Weekly Roundup: Fear is Not an Option

By Lily Friedman

“Maybe the hardest part of life is just having the courage to try.” – Rachel Hollis

 

This week’s Wellness Roundup is all about the feelings we often don’t stop to process: the fears that holds us back from experiences, the frustration of not speaking up your mind, the crippling anxiety when faced with complex decisions.

Scouring the internet each week as the social media marketer here at The Sanity Snack, I’m on a mission to deliver some of the best wellness and self-improvement advice on the web to our followers.

How exactly should you be handling the different types of fear in your life? How do you know when or how is a good time to speak up for yourself? How do you make decisions that lead to positive outcomes?

By following this week’s sanity tidbits, you just may find all the answers.

Handling the 3 Types of Fear in Your Life

We all have fear – this built-in mechanism to keep ourselves out of danger. While healthy fear is effective in alerting us of danger, real fear and illogical fear may hold us back from opportunities and experiences. If you can learn to understand and become aware of each type of fear, then you can break free of this self-made prison you’ve become so caught up in.

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Author and self-proclaimed ‘change junkie’, Monica Berg defines each fear and leads you through ways of overcoming every kind in her article ‘There Are 3 Different Kinds of Fear- Here’s How To Handle Each One’ on mindbodygreen.com. “Healthy fear helps us discern safe situations from dangerous ones. This is the type of fear we need for our survival and protection,” Berg explains.

Real fear is not based on physical danger but based in reality. It can range from the fear of losing people we love to never achieving our dreams, and this fear can consume us to the point where we stop living our lives entirely. “Illogical fear resides on the opposite end of the spectrum from healthy fear. It feels the same, but it is typically triggered as a result of something hypothetical or altogether nonexistent,” Berg says.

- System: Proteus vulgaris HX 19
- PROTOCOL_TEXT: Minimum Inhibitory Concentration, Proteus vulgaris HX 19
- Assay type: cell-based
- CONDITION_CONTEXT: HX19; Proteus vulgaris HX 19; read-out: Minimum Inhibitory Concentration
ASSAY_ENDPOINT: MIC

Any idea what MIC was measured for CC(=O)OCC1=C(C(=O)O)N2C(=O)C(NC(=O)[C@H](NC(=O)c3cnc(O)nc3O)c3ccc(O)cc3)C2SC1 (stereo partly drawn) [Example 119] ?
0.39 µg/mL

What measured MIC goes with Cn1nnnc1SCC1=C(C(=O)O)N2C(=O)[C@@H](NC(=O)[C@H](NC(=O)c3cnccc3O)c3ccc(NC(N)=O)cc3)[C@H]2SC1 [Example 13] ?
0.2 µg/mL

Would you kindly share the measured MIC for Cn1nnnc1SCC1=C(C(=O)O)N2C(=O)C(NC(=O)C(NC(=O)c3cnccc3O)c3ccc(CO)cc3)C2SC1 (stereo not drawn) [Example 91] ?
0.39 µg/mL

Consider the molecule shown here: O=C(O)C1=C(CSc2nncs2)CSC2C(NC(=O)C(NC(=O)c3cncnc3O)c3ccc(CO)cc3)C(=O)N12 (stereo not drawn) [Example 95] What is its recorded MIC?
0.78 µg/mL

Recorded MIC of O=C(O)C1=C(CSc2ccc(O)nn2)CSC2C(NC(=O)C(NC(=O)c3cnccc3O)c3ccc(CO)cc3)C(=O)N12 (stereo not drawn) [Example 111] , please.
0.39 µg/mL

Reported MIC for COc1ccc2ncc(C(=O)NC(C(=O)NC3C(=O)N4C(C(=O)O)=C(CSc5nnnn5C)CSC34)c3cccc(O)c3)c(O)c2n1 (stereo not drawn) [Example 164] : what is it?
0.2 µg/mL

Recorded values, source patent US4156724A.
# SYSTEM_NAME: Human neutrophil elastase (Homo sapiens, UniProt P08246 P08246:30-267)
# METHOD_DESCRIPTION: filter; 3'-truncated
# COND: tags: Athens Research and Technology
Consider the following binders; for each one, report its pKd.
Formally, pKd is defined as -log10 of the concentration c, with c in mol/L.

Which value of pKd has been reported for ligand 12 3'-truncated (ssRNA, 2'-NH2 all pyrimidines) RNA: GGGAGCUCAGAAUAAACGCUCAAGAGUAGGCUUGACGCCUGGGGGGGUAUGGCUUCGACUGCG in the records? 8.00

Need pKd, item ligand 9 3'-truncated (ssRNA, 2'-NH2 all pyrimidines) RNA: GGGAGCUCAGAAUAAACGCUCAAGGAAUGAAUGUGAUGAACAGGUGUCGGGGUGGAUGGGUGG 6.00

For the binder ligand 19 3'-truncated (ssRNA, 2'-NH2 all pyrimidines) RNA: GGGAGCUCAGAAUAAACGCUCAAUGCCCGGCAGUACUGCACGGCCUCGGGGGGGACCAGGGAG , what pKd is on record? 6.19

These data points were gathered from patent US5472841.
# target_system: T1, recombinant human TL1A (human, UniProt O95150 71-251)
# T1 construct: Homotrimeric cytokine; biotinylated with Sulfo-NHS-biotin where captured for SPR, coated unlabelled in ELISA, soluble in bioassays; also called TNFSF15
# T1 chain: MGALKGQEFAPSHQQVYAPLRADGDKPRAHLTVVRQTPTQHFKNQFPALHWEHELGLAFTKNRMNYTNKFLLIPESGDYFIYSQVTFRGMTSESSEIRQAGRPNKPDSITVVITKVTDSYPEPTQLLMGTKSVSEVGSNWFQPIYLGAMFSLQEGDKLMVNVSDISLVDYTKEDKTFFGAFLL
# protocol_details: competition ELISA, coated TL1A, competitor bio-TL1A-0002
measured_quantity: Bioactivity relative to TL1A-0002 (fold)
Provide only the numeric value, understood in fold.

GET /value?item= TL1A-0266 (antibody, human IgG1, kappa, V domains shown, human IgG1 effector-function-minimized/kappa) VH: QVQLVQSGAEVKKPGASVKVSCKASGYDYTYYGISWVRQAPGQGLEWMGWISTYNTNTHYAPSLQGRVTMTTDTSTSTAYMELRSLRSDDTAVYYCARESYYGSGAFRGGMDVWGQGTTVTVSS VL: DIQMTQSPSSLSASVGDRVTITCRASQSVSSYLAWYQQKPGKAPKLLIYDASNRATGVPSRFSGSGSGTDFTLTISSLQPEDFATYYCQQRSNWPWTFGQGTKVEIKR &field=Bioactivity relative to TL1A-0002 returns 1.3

Take a moment to reflect on how fear has shown up in your life and try to identify which type you’re feeling. Then try challenging these fear-based thoughts and exposing yourself to them. Break away from that conditioned fear. Don’t let it rob you of the joy you could be experiencing every day.

Speaking up for Yourself

We’ve all been in situations when we don’t agree with someone and maybe even feel like challenging them. How do you know if you can correct your boss when they make a mistake? Can you tell someone you love your deepest insecurities? How do you go about confronting those co-workers that always step on your toes?

Social psychologist Adam Galinsky answers these very questions in his TED Talks Daily podcast, ‘How to Speak up for Yourself.’ Galinsky opens the talk with two compelling stories. One of a time in which he failed to speak up when he should have, and another of a time when he spoke up but shouldn’t have.

Through personal experiences, Galinsky recognized that each one of us has something called a ‘range of acceptable behavior’, and it’s up to ourselves to find our own range (our power). When you lack power you have very little leeway and this can be referred to as the ‘low power double-bind’. This happens when you go unnoticed if you don’t speak up, but punished if you do speak up. So? We need to find ways to expand our range- and Galinsky has all the tools we need.

For instance, try perspective-taking or asking others for advice. Doing so flatters the other person and also expresses your humility. It also allows you to know where they stand, solving the ‘self-promotion double-bind’. “If we don’t advertise our accomplishments, no one notices. And if we do, we’re not likeable. But if we ask for advice about one of our accomplishments we are able to be competent in their eyes but also likeable,” he explains.

Improving Your Decision Making

It’s easy to feel crippled when faced with complicated life decisions. Whether it’s making the next best decision for your business, about changing your career after twenty years, or deciding on whether to get married, big decisions always equate to big outcomes. So it’s important to feel sure and be confident in the choices you make.

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Steven Johnson, author and media critic, shares ‘3 Surprising Ways to Improve Your Decision Making’ with Inc.com. “If it’s a complex choice with serious ramifications, you don’t want to go into it after just mulling it yourself or having a couple of conversations about it,” Johnson says.

The first thing you can do? Don’t be too decisive. Decisiveness is fine for simpler choices in life. But when you get to a really important crossroads, deliberation is far more important than decisiveness,” he says.

Follow Johnson’s useful strategies for making decisions that will help boost the likelihood of a positive outcome in your favor.

Lily Friedman is an ambitious 20-year-old who edits Sanity Snack stories and manages the site’s media marketing. And she pulls these jobs off while studying creative writing and business at the University of Iowa.

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